A Cross Country Adventure

Thinking about a cross-country road trip with little kids? From December 30 to January 18, Alex and I drove from Orange Beach, Alabama to Scottsdale, Arizona and back. Here are a few highlights and tips from our experience!


Getting Ready To Avoid Crying

Alex had the excellent forethought to put our 4 year old in the third row and herself sit in the second row of our SUV next to our 18 month old daughter. She packed dozens of toys, maybe hundreds of snacks, and used oven pans so each kid could play with Legos and other toys on a tray in front of them without making a bigger mess than necessary (messes still ensued).

 


Avoiding the ‘Rona

Traveling across the country in a pandemic environment does not need to be dangerous, but it definitely needs to be planned out. First, avoid going in gas stations and other heavily-trafficked indoor areas whenever possible. Every time you touch a gas pump, sanitize your hands. We started the trip with hand sanitizer in each door so we could use before we got back in. Once we got out west, we quickly supplemented the sanitizer with lotion. Sanitizing your hands 10x a day will make them so dry and cracked they may start to bleed. 


At each stop we made sure we stayed in hotels with a separate outdoor entrance and HVAC. Places like the Sheraton Desert Oasis in Scottsdale, Hilton at Bell Rock in Sedona, and Hyatt Zelaya outside of Albuquerque. Of course we considered staying in Airbnb rentals due to the same pandemic safety considerations, but ultimately decided on villa-style hotel rooms with separate entrances because they accomplished the same objective at a fraction of the cost. Airbnbs were often around $300+ per night, while booking villa-style suites on Priceline (I love the Express Deal feature) kept us under $150 per night. 


Focus on the Outdoors

In January of 2020, our family traveled to Scottsdale and spent many hours in science museums, aquariums, zoos, and the other heavily-trafficked attractions in the Phoenix area. All of those were not options for us this time, as we ensured we avoided pandemic risks but staying outside. So we brought bicycles on a hitch-mounted bike rack for the entire family, golf clubs for me and Whit, and focused on biking, hiking, and golf throughout the trip to keep busy.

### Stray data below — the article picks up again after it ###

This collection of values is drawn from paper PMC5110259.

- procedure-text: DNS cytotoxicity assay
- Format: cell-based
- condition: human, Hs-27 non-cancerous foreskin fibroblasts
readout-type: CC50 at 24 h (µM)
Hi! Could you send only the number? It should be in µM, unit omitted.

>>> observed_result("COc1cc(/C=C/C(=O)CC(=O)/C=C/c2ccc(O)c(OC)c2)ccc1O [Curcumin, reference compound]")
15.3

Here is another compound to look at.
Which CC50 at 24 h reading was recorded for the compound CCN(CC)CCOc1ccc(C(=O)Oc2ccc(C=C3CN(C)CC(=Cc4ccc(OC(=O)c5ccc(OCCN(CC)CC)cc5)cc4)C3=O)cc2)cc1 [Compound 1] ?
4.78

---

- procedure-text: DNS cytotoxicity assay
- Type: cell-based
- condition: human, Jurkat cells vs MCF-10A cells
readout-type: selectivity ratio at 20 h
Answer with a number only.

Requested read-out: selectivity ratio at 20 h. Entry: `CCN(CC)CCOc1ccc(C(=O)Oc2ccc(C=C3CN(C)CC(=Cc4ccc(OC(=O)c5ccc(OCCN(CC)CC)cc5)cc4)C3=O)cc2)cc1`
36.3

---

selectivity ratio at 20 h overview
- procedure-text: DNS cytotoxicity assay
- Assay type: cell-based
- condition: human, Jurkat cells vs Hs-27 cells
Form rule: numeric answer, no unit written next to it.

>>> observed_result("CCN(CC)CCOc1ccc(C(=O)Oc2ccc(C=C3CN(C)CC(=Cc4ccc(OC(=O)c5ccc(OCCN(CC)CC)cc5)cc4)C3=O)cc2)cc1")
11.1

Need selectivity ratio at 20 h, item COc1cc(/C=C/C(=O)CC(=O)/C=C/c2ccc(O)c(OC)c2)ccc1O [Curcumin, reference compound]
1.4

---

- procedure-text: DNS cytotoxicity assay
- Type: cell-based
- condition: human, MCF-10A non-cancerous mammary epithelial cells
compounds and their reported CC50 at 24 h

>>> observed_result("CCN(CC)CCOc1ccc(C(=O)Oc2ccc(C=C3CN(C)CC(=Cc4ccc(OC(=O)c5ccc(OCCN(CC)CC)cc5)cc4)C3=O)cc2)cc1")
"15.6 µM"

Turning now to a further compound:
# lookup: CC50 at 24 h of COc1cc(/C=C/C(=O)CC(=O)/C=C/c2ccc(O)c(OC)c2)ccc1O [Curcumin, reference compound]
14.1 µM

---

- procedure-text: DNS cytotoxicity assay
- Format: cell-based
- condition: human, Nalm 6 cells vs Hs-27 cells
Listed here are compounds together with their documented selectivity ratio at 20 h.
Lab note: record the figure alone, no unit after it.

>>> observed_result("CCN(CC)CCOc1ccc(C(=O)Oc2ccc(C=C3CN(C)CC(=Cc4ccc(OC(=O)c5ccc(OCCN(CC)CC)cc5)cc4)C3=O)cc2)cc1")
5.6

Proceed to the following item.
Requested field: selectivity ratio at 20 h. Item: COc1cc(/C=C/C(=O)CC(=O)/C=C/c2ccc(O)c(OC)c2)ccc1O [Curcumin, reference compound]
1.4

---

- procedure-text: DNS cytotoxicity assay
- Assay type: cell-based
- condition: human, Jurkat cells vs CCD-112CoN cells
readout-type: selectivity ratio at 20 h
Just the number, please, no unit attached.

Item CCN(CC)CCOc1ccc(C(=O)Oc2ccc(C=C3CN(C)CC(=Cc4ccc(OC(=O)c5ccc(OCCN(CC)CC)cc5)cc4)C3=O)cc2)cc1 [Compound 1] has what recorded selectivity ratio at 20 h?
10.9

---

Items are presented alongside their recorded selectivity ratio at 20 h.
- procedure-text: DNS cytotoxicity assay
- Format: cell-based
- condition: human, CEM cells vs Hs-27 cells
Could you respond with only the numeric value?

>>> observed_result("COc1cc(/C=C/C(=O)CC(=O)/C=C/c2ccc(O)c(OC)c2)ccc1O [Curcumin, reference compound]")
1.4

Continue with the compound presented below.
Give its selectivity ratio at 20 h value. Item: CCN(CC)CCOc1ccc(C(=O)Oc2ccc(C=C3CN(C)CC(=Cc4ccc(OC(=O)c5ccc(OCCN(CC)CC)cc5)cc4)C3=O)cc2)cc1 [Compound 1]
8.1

We went on hikes as a family at Lost Dutchman State Park, Papago State Park, McDowell Mountain State Park, and at various trails around Sedona including those at Courthouse and Bell Rock. Ari is crazy athletic but at 18 months, she is still pretty constrained to 1-2 miles before she lets us have it. So we sort of split up so that Alex and Ari would go out a mile and then Whit and I would continue up the mountain or hike for a 5-6 mile total hike. We kept it simple with just water bottles, Clif bars, and a doll for Ari to bring along. Don’t overcomplicate getting outside! 


On several of these hikes, at Bell Rock in Sedona in particular, I burst with pride as Whit eagerly scrambled up rocks and kept trying to lead us up to the top. As we surmounted a level of rock, Whit would say “come on dad, let’s do another one.” What more could you ask for?


Scottsdale has some of the best public parks in the country. I love where we live in Orange Beach, but these amenities are definitely something we are missing. Nearly every day in Scottsdale, we visited my dad and 91 year old grandparents, who live in central Scottsdale just off the “green belt” a contiguous 20 mile stretch of parks and golf courses that serve as a wash when the valley occasionally gets significant rainfall. From my grandparents house, we biked up and down the green belt to visit various playgrounds. Each park contains a series of bike paths, which Whit aptly called “sidewalk roads” as he continued to get better at riding his bike without training wheels. We highly recommend visiting Scottsdale between the Autumn and Spring and take advantage of the wonderful biking paths and parks, especially for little ones.



Family Time is Worth It


Traveling cross-country with two little kids is not easy. But I have two 91 year old grandparents and you never know when the last time you see your elders will be the last. Not only did we treasure our time spent as a family together with our kids, but with my dad and grandparents as well. One of my biggest takeaways from the pandemic era has been this: whatever we have lost in culture, going out to eat, spending time with friends, and traveling, we’ve been able to make up with quality time spent with family. I hope you enjoy the same!